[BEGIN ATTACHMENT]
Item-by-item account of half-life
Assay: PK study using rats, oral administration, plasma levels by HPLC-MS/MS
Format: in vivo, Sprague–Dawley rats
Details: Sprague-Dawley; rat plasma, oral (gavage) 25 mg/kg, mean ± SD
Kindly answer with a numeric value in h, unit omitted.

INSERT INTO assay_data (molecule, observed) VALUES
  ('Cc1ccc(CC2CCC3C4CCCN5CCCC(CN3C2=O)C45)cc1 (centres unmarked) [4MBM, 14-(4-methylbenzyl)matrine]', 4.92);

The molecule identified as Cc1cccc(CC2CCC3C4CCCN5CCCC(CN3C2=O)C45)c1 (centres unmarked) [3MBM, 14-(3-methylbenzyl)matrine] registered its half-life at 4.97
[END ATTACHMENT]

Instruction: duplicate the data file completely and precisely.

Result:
Item-by-item account of half-life
Assay: PK study using rats, oral administration, plasma levels by HPLC-MS/MS
Format: in vivo, Sprague–Dawley rats
Details: Sprague-Dawley; rat plasma, oral (gavage) 25 mg/kg, mean ± SD
Kindly answer with a numeric value in h, unit omitted.

INSERT INTO assay_data (molecule, observed) VALUES
  ('Cc1ccc(CC2CCC3C4CCCN5CCCC(CN3C2=O)C45)cc1 (centres unmarked) [4MBM, 14-(4-methylbenzyl)matrine]', 4.92);

The molecule identified as Cc1cccc(CC2CCC3C4CCCN5CCCC(CN3C2=O)C45)c1 (centres unmarked) [3MBM, 14-(3-methylbenzyl)matrine] registered its half-life at 4.97